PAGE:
Few fans have been more vocal in their dislike and disappointment in Detroit Lions offensive coordinator Joe Lombardi than I have. I’ve often referred to the first year signal caller as “Coach LINO”, Lombardi In Name Only. So trust me when I say that the Lions drubbing of their divisional opponent was more than just beating up an inferior team.
No, that isn’t what happened. While it’s true the Bears were ranked very low defensively, there was a crossroad for the offense and Joe Lombardi turned that corner full tilt with no breaks.
For the first half of the season, and bleeding into the beginning of the second half, Joe Lombardi’s new offense was painfully predictable. The run game was putrid, the passing game wasn’t much better, and the team seemed allergic to the end zone for 58 minutes of every game.
His counterpart on the other side of the ball, Teryl Austin and his Free Hurt Defense, made him look even worse as he was also in his first year and was leading the number one defense in the NFL. Joe Lombardi’s offense needed a shot in the arm, and while we’re seeing the effects of it now, the change was actually made last week.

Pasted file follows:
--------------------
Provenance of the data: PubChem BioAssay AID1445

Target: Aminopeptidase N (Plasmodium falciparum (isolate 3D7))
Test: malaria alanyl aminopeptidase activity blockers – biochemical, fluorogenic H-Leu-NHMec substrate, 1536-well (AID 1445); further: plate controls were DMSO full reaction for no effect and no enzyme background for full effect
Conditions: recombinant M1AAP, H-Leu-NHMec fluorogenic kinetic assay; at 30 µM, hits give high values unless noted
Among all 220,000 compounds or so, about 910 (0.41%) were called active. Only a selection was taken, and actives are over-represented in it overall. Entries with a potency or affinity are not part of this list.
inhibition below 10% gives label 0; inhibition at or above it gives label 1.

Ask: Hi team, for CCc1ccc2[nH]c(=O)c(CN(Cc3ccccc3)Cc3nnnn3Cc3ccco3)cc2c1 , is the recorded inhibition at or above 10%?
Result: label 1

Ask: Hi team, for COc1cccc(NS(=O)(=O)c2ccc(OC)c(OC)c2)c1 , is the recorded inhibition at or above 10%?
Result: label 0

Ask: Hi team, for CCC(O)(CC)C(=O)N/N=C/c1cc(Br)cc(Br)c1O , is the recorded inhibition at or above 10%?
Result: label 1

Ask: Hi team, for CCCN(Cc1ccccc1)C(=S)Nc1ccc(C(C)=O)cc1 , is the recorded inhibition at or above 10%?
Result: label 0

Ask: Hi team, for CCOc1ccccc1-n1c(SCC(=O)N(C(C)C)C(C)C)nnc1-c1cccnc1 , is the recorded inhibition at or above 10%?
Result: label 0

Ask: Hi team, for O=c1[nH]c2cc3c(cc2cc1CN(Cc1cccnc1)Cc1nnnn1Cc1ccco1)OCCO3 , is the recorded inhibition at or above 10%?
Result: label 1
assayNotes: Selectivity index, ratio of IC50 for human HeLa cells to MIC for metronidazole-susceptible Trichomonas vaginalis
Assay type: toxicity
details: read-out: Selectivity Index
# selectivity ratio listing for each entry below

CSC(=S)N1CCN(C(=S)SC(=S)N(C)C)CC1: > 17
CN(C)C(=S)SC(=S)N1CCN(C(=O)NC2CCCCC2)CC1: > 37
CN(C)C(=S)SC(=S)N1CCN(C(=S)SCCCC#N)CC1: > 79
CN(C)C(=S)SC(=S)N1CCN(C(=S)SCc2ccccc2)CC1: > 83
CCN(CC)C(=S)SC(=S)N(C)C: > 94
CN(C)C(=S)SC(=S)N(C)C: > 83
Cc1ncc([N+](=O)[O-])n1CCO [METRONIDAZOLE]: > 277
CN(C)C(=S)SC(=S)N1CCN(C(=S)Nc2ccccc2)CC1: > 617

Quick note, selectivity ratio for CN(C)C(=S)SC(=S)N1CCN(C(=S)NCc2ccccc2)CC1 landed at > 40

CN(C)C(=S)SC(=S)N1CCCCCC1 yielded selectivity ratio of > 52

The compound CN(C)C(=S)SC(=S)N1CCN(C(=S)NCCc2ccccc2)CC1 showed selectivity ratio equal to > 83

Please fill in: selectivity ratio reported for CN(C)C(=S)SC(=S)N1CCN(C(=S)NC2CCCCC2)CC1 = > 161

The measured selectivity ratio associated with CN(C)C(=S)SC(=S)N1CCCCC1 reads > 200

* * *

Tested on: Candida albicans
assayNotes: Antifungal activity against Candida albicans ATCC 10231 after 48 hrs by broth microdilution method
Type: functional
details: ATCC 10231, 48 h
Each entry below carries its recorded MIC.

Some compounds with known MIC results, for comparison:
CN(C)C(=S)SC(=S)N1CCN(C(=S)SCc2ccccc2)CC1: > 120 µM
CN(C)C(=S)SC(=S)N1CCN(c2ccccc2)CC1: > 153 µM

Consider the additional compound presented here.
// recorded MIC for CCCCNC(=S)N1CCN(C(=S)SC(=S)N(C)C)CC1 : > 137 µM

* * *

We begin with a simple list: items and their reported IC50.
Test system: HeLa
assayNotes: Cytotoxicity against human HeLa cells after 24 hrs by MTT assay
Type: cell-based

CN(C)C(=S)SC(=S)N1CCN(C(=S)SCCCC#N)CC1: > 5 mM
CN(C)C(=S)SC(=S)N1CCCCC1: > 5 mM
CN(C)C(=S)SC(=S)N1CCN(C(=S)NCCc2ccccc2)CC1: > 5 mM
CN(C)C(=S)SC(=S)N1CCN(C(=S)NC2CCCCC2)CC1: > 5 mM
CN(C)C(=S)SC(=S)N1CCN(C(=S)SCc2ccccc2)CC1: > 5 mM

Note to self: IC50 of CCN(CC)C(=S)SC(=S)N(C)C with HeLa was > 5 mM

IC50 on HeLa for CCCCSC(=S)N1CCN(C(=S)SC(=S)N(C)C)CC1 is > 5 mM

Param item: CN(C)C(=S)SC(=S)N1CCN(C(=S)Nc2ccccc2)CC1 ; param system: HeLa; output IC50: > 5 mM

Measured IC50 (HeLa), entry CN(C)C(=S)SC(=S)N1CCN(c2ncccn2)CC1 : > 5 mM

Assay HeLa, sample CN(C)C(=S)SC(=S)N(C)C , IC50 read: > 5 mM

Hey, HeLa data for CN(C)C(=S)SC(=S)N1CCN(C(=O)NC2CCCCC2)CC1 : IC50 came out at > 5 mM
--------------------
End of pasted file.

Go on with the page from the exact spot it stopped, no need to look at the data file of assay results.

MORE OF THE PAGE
The week before the Patriots game, after the loss in Arizona, Joe Lombardi trimmed the playbook by about 20%. That’s often viewed as a negative by fans, but on a team struggling to implement a new system it can be a godsend.
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The Lions managed to put an even weaker effort against the Patriots in terms of actual production than they did against the Cardinals, but that doesn’t mean it’s all on Joe Lombardi again. Lombardi’s play-calling consistently put the team in position to score, but with four dropped touchdowns and repeatedly busted protection the team didn’t stand a chance.
The improved play-calling and game time awareness carried over this week against the Chicago Bears and the Lions seemingly found the end zone with ease. Suddenly the team was able to use its dynamic weapons. The once awful run game was starting to chug, with big pass plays to start the game and solid, power running to close out the game.
This is the Joe Lombardi the Lions believed they were getting, and as one of his biggest critics I am legitimately excited. I’ll get more into specifics of why after I complete my film study this weekend, but for now it is perfectly acceptable to enjoy the Lions blowout of their division rivals on a national stage on a short week and to believe that it will, in fact, get even better.